PCI Council Convenes to Discuss Compliance Update

By Ericka Chickowski  |  Posted 2008-09-30 Email Print this article Print
 
 
 
 
 
 
 

PCI compliance watchers learned of important revisions to encryption definitions, bolstered requirements for wireless network security, and strengthened requirements to use web application vulnerability assessment and web application firewalls. PCI compliance watchers also learned of special interest group participation to help better clarify wireless security and payment card pre-authorization.

Last week, the PCI Security Standards Council unveiled to its Council Participating Organizations details about the changes in the updated 1.2 version of the PCI Data Security Standards expected out on Oct. 1. The council also reported that it will seek community participation to create a new separate set of guidance to help clarify necessary practices in complying with the PCI Data Security Standard.

The announcement was made at the council’s second annual community meeting, held for the benefit of participating merchant organizations beholden to the standard and assessors who ensure compliance. Acting as a standards-making arm of the five major payment card companies, the PCI Security Standards Council encourages feedback from the community of organizations affected by the standards through an official body of participating members.

Bob Russo, general manager of the PCI Security Standards Council, explained to the rabble last week that the updated set of standards are hardly a departure from the previous rule-set.

“Based on what we are hearing and seeing the standard is really solid. There weren't that many changes that needed to be made between 1.1 and 1.2, which is a testament to how stable the standard and how good it is,” Russo says, explaining that the meeting “was a really good exchange, we've got to hear what it is our constituents want, what they need  they got to hear how the standard has been updated based on their feedback.”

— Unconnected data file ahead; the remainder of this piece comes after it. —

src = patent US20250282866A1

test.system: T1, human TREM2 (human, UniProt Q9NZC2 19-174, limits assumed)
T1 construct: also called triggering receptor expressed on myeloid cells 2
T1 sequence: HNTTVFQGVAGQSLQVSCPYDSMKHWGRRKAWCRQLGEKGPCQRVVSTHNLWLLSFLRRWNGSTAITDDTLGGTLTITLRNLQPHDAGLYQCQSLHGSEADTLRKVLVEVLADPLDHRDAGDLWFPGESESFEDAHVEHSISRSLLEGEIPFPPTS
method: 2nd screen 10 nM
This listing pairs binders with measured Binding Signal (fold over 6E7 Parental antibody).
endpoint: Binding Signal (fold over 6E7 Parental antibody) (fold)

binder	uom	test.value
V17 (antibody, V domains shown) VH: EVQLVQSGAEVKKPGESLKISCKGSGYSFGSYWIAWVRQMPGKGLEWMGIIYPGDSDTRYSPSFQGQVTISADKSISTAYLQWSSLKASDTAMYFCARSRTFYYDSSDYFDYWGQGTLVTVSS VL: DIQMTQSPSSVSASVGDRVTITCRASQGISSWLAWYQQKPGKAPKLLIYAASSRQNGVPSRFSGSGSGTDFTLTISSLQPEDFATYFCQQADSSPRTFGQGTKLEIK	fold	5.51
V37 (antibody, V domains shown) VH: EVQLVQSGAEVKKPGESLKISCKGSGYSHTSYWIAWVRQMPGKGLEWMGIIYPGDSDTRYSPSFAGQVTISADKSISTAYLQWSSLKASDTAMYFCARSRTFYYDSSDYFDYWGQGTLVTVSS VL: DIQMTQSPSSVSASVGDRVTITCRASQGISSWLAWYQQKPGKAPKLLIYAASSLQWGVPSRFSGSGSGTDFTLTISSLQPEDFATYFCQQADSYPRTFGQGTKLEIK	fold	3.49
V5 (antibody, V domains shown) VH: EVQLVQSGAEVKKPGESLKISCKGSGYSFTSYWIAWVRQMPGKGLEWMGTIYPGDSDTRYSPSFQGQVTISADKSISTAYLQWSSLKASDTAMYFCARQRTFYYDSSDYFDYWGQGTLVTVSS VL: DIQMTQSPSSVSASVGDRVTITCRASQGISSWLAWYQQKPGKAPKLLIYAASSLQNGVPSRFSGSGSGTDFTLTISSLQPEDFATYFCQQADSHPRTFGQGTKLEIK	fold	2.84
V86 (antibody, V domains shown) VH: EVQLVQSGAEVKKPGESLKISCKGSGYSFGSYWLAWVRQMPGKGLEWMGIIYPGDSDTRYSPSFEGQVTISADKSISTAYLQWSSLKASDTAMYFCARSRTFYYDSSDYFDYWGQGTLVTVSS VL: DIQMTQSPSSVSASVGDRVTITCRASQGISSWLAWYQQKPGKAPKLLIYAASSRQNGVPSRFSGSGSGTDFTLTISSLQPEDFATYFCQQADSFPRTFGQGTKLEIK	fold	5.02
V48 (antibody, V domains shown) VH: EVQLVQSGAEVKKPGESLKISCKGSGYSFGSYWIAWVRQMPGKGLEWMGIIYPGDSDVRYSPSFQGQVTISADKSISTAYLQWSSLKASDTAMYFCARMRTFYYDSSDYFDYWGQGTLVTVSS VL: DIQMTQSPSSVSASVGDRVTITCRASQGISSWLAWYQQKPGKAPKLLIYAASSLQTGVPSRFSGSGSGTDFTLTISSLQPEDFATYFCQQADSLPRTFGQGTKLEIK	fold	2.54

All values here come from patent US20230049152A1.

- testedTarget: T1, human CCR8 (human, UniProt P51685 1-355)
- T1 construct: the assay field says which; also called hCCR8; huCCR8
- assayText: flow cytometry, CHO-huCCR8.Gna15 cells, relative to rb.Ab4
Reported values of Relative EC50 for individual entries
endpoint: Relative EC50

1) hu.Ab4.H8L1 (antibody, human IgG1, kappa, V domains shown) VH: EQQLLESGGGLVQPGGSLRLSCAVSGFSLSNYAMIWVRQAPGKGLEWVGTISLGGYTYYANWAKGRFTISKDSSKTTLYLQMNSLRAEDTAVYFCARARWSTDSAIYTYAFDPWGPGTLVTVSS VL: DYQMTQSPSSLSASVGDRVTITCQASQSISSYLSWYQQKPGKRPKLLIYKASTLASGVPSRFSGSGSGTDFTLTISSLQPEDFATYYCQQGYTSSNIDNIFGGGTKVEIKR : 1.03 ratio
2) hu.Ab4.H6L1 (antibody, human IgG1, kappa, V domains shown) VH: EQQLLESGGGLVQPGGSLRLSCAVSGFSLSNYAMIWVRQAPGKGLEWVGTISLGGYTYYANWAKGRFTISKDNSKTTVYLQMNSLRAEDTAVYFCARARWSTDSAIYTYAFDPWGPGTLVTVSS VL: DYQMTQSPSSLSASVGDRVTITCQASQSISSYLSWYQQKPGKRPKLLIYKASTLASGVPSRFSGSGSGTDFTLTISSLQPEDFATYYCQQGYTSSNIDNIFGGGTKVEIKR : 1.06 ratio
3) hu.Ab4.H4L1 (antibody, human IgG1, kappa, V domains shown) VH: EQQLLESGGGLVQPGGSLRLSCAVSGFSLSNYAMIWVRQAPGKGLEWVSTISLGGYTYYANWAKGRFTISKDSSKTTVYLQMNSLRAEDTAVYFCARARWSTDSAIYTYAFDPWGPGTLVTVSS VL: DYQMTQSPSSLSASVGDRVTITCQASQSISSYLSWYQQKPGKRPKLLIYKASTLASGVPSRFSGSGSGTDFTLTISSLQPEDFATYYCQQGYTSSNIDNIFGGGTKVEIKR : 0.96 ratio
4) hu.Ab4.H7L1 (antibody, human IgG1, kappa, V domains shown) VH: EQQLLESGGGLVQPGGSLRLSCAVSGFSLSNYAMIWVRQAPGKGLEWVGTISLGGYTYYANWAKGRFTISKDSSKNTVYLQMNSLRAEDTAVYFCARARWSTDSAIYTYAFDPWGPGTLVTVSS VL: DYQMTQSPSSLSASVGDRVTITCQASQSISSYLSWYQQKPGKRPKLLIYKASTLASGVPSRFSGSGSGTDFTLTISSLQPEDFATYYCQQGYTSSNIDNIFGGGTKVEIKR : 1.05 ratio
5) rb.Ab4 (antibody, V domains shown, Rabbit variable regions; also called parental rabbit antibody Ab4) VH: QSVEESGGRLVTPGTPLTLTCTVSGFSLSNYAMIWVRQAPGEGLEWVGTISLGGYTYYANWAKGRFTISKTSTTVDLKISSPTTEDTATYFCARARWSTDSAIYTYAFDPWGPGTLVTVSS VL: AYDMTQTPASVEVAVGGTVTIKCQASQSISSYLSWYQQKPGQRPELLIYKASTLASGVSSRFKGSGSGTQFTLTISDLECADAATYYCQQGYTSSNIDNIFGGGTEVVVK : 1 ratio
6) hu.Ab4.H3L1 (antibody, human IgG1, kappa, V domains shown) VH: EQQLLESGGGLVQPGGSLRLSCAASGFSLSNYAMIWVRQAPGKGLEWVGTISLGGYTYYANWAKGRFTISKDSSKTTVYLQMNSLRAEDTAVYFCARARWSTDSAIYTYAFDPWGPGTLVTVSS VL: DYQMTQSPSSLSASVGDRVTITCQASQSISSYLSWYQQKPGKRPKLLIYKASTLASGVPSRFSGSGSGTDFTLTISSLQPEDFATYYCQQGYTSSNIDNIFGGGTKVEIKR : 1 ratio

The 70 percent growth in participation at the annual meeting stands as a testament to the swell in popularity of this grassroots governance approach. According to Russo, more than 625 attendees from hundreds of organizations attended the gathering. The council’s ranks of assessment community members providing input into the standards setting process recently reached a milestone of 500 this fall, up from 240 last year.

Many of these members already had already gotten wind of many of the changes involved in PCI DSS version 1.2 months ago, including important revisions to encryption definitions, bolstered requirements for wireless network security, and strengthened requirements to use web application vulnerability assessment and web application firewalls. As a result, news of upcoming PCI Council efforts drew perhaps even more interest than the 1.2 changes, Russo says.

Top takeaways among these details includes the council’s work to draw participation within new Special Interest Groups (SIG) that will provide better clarification of the standard’s requirements in regard to certain technical processes. This years meeting stood up two SIGs on wireless security and payment card pre-authorization security and council leadership explained that there were more SIGs on the way.

“Network segmentation is a big area of concern; it is very, very hard to define. The biggest areas are how do I figure out what to install? How do i know what needs to be done, (if) I want to make sure I don't leave anything out?” Russo says, explaining that at the same time an organization doesn’t want to do too much work that is out of scope with the standard. “So there are scoping issues... We are already in the process of putting together a Special Interest Group which will then make recommendations—not so much in changes to the standard—but in the form of guidance documents.”

Russo says to expect deliverables within three to six months.

Other details discussed at the meeting included upcoming efforts to provide guidance regarding specific types of technology that may improve compliance efforts without necessarily endorsing vendors, Russo says, along with discussions of an upcoming release of new requirements to shore up PIN entry device security that  should be coming down the pike within a year.


 



 
 
 
 
 
 
 
 
 
 

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